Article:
Academic journal article The Hastings Center Report

The Heart of the Matter

Academic journal article The Hastings Center Report

The Heart of the Matter

Article excerpt

The Heart of the Matter

A heart transplantation team at a major urban teaching hospital invariably has more candidates than hearts available to transplant. The program is known to benefit both low risk and high risk patients. Nevertheless, 30 percent of the candidates die before a heart becomes available. Members of the transplant team, who are both medical practitioners and scientific researchers, consider alternative sources of organs and decide upon the heart of chimpanzees.

The researchers realize that they are entering upon relatively uncharted waters, despite the close evolutionary link between human beings and chimpanzees. However, they have previously performed a series of preparatory experiments transplanting hearts between cynomologous monkeys and baboons. Though all the hearts were ultimately rejected due to the incompatibility of the two species' tissue types, there was temporary survival--an average of eleven weeks--sufficient to "buy time" for potential transplant recipients.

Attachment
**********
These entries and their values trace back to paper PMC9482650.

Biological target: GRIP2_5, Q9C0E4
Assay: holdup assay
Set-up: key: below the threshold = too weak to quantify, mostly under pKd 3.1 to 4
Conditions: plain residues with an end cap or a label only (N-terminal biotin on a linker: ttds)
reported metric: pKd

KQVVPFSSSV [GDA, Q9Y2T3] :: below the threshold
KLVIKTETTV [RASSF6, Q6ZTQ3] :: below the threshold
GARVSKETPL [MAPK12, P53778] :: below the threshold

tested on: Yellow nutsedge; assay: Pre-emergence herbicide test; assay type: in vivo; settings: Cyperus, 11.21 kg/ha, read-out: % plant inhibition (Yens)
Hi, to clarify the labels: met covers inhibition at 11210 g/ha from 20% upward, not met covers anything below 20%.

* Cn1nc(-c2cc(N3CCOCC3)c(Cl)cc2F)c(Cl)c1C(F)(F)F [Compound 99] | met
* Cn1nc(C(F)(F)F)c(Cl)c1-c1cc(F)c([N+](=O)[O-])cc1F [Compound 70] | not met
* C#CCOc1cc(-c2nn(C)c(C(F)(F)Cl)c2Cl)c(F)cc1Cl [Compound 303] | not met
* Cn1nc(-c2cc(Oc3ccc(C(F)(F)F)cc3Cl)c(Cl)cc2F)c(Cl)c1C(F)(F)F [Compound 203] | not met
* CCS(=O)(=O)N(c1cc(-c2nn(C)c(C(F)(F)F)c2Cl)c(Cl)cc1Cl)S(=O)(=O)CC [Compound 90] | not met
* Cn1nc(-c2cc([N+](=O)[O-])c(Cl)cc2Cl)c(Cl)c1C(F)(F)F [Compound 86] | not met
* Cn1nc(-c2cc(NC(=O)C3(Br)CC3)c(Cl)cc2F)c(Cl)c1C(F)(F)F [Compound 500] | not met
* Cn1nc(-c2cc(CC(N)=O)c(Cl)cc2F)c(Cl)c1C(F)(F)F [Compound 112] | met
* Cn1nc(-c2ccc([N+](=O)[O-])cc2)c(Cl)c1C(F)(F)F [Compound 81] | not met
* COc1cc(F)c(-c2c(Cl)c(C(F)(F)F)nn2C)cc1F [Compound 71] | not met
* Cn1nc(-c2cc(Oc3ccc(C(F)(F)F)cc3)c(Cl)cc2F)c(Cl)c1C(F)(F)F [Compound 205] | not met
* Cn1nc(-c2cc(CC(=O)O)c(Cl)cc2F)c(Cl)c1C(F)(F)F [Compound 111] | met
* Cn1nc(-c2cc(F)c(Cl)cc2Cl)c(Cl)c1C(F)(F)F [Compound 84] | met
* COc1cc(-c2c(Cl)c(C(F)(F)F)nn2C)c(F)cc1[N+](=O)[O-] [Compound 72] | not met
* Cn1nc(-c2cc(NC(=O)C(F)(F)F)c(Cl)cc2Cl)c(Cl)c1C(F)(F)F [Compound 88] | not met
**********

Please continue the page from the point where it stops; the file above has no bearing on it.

If the analogy between monkey/baboon and chimpanzee/human being holds, the chimpanzee heart could serve as a temporary "bridge" to a human heart, if and when it becomes available. For various reasons, medical and otherwise, the transplant team considers the chimpanzee heart preferable, as a bridge, to an artificial, mechanical heart. Moreover, it is possible that the chimpanzee heart could become a permanent replacement, if problems of immunological rejection could be overcome. …

Search by... Author
Show... All Results Primary Sources Peer-reviewed

Oops!

An unknown error has occurred. Please click the button below to reload the page. If the problem persists, please try again in a little while.